I was in a lively discussion where someone was proposing that profanity in writing can be a legitimate use of style, specifically profanity that is not a part of any characters dialog. I insisted that profanity reflects a lack of knowledge and ability with ones language.
With the hundreds of thousands of words that are available to the writer any idea can be expressed well with eloquence or power or any other attribute. But profanity does not have a direct meaning nor even a consistent indirect meaning leaving the reader in the dark about the writers message. In spoken language, the meaning of profanity (when it has a meaning) is most commonly indicated by the emphasis provided by the speaker. It may mean anger, disgust, frustration or simply indifference and the only indication is the mannerism of the speaker at the time of speaking the profanity.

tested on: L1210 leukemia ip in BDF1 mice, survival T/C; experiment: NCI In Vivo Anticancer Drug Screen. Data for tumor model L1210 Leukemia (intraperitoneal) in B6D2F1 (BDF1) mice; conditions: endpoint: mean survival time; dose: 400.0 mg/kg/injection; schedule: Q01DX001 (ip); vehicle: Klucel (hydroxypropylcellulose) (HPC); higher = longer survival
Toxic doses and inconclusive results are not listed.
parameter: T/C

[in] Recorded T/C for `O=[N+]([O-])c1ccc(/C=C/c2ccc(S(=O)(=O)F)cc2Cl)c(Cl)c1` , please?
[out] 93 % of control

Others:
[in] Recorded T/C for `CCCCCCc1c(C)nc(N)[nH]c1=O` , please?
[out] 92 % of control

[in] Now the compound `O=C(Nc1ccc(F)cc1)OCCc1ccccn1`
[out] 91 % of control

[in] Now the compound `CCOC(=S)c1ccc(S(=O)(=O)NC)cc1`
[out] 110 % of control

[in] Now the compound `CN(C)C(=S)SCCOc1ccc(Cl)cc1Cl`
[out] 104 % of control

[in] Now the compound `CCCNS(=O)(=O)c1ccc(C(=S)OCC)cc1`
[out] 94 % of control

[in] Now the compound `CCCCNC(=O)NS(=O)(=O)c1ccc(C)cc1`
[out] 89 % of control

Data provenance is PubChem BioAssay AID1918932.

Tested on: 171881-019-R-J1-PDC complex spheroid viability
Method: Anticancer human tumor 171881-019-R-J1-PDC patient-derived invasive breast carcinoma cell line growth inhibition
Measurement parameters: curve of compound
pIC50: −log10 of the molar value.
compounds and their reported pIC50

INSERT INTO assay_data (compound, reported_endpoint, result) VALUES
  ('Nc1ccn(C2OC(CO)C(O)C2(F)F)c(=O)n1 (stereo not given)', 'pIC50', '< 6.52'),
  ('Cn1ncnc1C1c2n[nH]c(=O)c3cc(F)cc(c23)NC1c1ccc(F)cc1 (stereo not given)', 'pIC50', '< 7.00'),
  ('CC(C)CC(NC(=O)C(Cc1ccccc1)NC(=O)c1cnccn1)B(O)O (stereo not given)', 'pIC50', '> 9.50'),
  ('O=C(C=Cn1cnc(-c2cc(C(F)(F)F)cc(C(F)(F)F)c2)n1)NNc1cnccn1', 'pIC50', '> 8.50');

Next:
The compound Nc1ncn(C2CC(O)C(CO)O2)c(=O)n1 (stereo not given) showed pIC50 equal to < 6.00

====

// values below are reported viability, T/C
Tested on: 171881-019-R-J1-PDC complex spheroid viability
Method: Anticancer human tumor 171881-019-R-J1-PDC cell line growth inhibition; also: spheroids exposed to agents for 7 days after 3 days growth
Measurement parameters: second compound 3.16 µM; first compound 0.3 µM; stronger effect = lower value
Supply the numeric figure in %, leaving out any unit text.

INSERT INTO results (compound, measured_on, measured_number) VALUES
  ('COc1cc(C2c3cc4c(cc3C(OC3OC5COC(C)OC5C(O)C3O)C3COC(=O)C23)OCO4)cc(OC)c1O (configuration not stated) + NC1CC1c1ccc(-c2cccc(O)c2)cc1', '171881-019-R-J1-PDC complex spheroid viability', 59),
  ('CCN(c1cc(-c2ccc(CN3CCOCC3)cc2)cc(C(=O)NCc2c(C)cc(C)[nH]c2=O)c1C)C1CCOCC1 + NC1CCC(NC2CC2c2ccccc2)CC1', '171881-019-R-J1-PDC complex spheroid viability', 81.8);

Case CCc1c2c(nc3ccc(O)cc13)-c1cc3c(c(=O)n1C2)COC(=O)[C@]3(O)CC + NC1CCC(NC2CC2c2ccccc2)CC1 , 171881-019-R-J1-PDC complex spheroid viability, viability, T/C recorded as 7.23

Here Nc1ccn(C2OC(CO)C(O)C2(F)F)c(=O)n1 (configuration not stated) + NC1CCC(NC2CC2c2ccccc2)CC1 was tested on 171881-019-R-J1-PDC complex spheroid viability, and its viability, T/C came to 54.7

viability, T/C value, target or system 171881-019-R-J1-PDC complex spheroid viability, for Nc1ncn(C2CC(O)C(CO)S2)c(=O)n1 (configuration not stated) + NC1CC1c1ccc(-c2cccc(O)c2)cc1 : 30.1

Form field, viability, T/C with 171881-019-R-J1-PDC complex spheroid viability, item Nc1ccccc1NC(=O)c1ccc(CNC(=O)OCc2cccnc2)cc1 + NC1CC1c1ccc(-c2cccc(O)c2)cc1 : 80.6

With some speakers, every sentence is liberally sprinkled with profanity showing clearly that the profanity is just a filler used to maintain the speakers active position while they think of what they want to say. For example, with “like” as a filler one might say “You, like, want to, like, go to the, like, mall?” For the user of profanity, this would become “You fuckin’ want to fuckin’ go to the fuckin’ mall?”. Neither sentence sounds very intelligent.
Of course, in dialog, a sentence like the one of those above would be an effective way of describing one of the characters in the story as being somewhat unintelligent. But in the narrative portion of the story it is simply a display of incompetence.
I would love to hear the opinion of other readers and writers on this. Feel free to comment.